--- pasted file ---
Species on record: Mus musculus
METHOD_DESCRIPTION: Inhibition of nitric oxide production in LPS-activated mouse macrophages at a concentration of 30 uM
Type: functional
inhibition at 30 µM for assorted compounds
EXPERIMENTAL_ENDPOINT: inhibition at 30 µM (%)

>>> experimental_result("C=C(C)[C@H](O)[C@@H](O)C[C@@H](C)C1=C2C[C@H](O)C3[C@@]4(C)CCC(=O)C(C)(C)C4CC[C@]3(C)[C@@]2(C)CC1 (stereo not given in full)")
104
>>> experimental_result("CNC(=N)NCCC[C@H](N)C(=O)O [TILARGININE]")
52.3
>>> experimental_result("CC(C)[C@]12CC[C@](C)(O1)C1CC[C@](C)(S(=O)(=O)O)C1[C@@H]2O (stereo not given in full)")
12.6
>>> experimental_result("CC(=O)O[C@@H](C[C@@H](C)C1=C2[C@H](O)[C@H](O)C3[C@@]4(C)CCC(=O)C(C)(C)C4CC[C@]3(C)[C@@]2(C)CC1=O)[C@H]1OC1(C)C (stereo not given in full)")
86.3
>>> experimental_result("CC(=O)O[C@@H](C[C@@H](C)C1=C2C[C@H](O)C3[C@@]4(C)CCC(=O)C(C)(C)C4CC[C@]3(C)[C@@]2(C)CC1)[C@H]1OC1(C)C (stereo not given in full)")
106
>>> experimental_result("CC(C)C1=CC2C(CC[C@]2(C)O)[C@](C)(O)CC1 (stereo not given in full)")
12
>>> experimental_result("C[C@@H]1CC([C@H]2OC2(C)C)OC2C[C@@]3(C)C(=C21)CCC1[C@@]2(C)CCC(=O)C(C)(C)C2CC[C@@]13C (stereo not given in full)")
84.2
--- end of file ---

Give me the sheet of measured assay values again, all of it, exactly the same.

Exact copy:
Species on record: Mus musculus
METHOD_DESCRIPTION: Inhibition of nitric oxide production in LPS-activated mouse macrophages at a concentration of 30 uM
Type: functional
inhibition at 30 µM for assorted compounds
EXPERIMENTAL_ENDPOINT: inhibition at 30 µM (%)

>>> experimental_result("C=C(C)[C@H](O)[C@@H](O)C[C@@H](C)C1=C2C[C@H](O)C3[C@@]4(C)CCC(=O)C(C)(C)C4CC[C@]3(C)[C@@]2(C)CC1 (stereo not given in full)")
104
>>> experimental_result("CNC(=N)NCCC[C@H](N)C(=O)O [TILARGININE]")
52.3
>>> experimental_result("CC(C)[C@]12CC[C@](C)(O1)C1CC[C@](C)(S(=O)(=O)O)C1[C@@H]2O (stereo not given in full)")
12.6
>>> experimental_result("CC(=O)O[C@@H](C[C@@H](C)C1=C2[C@H](O)[C@H](O)C3[C@@]4(C)CCC(=O)C(C)(C)C4CC[C@]3(C)[C@@]2(C)CC1=O)[C@H]1OC1(C)C (stereo not given in full)")
86.3
>>> experimental_result("CC(=O)O[C@@H](C[C@@H](C)C1=C2C[C@H](O)C3[C@@]4(C)CCC(=O)C(C)(C)C4CC[C@]3(C)[C@@]2(C)CC1)[C@H]1OC1(C)C (stereo not given in full)")
106
>>> experimental_result("CC(C)C1=CC2C(CC[C@]2(C)O)[C@](C)(O)CC1 (stereo not given in full)")
12
>>> experimental_result("C[C@@H]1CC([C@H]2OC2(C)C)OC2C[C@@]3(C)C(=C21)CCC1[C@@]2(C)CCC(=O)C(C)(C)C2CC[C@@]13C (stereo not given in full)")
84.2